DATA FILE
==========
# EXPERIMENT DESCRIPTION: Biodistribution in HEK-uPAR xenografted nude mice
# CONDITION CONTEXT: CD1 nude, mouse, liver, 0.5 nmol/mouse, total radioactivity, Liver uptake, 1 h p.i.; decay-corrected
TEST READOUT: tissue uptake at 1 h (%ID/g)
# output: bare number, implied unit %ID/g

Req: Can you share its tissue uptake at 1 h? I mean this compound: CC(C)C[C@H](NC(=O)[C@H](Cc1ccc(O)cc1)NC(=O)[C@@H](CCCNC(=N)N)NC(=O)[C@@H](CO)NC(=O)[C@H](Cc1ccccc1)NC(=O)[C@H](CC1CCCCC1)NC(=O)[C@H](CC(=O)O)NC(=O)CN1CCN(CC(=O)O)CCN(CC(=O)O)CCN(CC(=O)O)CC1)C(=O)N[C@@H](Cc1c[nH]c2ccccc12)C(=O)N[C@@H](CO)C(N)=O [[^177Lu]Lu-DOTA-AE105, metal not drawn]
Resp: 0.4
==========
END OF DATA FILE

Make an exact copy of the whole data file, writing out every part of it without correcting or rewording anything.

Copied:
# EXPERIMENT DESCRIPTION: Biodistribution in HEK-uPAR xenografted nude mice
# CONDITION CONTEXT: CD1 nude, mouse, liver, 0.5 nmol/mouse, total radioactivity, Liver uptake, 1 h p.i.; decay-corrected
TEST READOUT: tissue uptake at 1 h (%ID/g)
# output: bare number, implied unit %ID/g

Req: Can you share its tissue uptake at 1 h? I mean this compound: CC(C)C[C@H](NC(=O)[C@H](Cc1ccc(O)cc1)NC(=O)[C@@H](CCCNC(=N)N)NC(=O)[C@@H](CO)NC(=O)[C@H](Cc1ccccc1)NC(=O)[C@H](CC1CCCCC1)NC(=O)[C@H](CC(=O)O)NC(=O)CN1CCN(CC(=O)O)CCN(CC(=O)O)CCN(CC(=O)O)CC1)C(=O)N[C@@H](Cc1c[nH]c2ccccc12)C(=O)N[C@@H](CO)C(N)=O [[^177Lu]Lu-DOTA-AE105, metal not drawn]
Resp: 0.4